The editorial categories are research topics that have guided researchers during the recovery phase and continue to be the impetus behind the Documents Project’s digital archive and the Critical Documents book series. Developed by the project’s Editorial Board, each of the teams analyzed this framework and adapted it to their local contexts in developing their research objectives and work plans during the Recovery Phase. Learn more on the Editorial Framework page.
In this text, José Clemente Orozo marks his distance from the ideological and aesthetic positions of either Diego Rivera or David Alfaro Siqueiros. Without mentioning them by name, Orozco criticizes the political orientation that characterized the mural work of Rivera and Siqueiros. Even more, Orozco declares that Mexican Muralism should not have any social or ideological function whichever, rather it should be exclusively “artistic”. Orozco attacks the didactic intentions of certain individuals and institutions, in this case the New York Museum of Modern Art, that try to educate the public—either naively or pretentiously—on the analysis and dissemination of Modern art, and abstract art in particular.
José Clemente Orozco (1883–1949) prepared this text at the time he was finishing work on the portable work Dive Bomber (1940) for the Museum of Modern Art (MoMA) in New York. This commissioned work was created during the run of the great exhibition Twenty Centuries of Mexican Art, which took place at MoMA in the spring of 1940.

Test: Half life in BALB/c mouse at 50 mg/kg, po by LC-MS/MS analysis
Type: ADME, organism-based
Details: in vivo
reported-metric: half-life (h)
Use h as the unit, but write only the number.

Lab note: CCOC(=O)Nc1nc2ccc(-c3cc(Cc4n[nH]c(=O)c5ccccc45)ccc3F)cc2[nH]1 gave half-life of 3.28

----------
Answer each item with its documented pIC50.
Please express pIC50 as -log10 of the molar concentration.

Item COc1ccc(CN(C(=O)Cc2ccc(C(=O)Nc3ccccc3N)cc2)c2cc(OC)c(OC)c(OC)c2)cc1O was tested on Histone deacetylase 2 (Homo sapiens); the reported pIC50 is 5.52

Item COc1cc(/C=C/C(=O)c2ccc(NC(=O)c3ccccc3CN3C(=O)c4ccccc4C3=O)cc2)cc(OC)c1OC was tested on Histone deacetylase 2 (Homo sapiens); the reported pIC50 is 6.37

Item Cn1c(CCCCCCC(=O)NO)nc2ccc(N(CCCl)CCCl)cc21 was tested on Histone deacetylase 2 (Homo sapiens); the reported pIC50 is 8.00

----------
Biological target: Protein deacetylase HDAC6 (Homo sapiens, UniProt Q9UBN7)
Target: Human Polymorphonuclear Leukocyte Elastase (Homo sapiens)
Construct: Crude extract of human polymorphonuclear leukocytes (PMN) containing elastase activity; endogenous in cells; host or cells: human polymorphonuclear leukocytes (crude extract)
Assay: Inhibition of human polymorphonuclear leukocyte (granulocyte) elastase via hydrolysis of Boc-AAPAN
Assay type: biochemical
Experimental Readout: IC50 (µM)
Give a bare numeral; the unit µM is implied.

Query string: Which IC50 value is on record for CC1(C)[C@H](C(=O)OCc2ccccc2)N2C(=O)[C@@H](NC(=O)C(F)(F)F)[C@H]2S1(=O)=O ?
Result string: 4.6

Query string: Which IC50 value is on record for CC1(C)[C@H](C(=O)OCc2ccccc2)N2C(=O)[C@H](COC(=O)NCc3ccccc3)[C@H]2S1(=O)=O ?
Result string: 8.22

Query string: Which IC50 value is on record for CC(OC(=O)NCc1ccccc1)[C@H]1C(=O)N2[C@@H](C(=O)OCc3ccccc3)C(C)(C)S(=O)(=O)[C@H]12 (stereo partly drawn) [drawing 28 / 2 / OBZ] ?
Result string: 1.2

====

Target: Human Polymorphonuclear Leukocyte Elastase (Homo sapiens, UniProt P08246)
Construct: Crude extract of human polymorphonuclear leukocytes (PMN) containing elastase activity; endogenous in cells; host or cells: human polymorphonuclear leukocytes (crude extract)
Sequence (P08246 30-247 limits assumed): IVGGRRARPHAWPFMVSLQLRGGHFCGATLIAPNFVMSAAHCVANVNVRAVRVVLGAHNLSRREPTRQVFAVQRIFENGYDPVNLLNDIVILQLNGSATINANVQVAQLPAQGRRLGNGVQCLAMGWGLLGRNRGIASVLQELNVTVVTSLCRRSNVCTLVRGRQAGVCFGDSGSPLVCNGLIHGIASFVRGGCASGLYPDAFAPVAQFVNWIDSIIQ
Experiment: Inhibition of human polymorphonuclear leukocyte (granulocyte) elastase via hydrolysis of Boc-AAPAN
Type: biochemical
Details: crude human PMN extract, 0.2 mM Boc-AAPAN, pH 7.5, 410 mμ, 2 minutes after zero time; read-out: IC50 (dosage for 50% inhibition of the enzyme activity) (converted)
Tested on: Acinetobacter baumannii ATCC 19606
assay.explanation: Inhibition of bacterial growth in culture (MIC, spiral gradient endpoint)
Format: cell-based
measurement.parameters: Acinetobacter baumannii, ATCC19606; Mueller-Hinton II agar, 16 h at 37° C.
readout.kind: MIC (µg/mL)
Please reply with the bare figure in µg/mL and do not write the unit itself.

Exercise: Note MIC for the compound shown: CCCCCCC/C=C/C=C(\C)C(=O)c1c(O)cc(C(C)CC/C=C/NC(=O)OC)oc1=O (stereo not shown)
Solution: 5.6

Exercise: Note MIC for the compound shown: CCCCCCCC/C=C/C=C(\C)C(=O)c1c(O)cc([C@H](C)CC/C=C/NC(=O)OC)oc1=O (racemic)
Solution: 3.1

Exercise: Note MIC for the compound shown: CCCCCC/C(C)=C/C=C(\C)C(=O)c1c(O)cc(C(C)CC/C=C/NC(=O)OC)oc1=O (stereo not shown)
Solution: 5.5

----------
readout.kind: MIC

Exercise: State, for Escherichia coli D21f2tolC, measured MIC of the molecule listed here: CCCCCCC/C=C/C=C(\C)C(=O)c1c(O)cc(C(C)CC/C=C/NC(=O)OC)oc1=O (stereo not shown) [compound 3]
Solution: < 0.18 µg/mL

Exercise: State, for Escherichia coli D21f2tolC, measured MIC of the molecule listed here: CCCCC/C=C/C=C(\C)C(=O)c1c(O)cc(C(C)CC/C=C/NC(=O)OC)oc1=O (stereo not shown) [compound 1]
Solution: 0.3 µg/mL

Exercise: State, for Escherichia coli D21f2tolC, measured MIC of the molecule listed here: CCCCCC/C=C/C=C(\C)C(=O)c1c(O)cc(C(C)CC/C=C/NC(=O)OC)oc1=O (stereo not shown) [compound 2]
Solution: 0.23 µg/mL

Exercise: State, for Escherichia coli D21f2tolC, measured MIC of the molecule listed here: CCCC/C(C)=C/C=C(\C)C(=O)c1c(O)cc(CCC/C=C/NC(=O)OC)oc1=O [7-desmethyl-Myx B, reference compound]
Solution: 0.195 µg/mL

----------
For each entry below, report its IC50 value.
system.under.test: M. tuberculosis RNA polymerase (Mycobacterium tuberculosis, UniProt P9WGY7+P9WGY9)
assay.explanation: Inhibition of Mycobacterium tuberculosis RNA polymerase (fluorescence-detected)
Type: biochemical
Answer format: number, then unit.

Alfred H. Barr Jr. (1902–1981), in his role as the founder and director of the museum (1929–33), asked Orozco to write this text as a commentary on his recently finished mural. It seems that Barr’s interest was governed by a double motivation. He was concerned that the general public should comprehend and seek out Modern art. From his point of view, the way to achieve this was through clear, simple, and direct explanations. However, Barr was aware that exhibition of Mexican art at MoMA was motivated by a diplomatic objective: to develop the bonds of friendship between Mexico and the United States within the context of World War II. Granting a voice to some of the participants—in this case Orozco—was a way to fulfill such a goal.The paradox of the situation was that Orozco held an adverse opinion of didactic explanations of art and he was also an artist who was not interested in becoming involved with politics. As he was unable to reject Barr’s invitation, the published text is characterized as much by skepticism (embedded in the values at stake) as by a questioning of the didactic and political with regard to Modern art.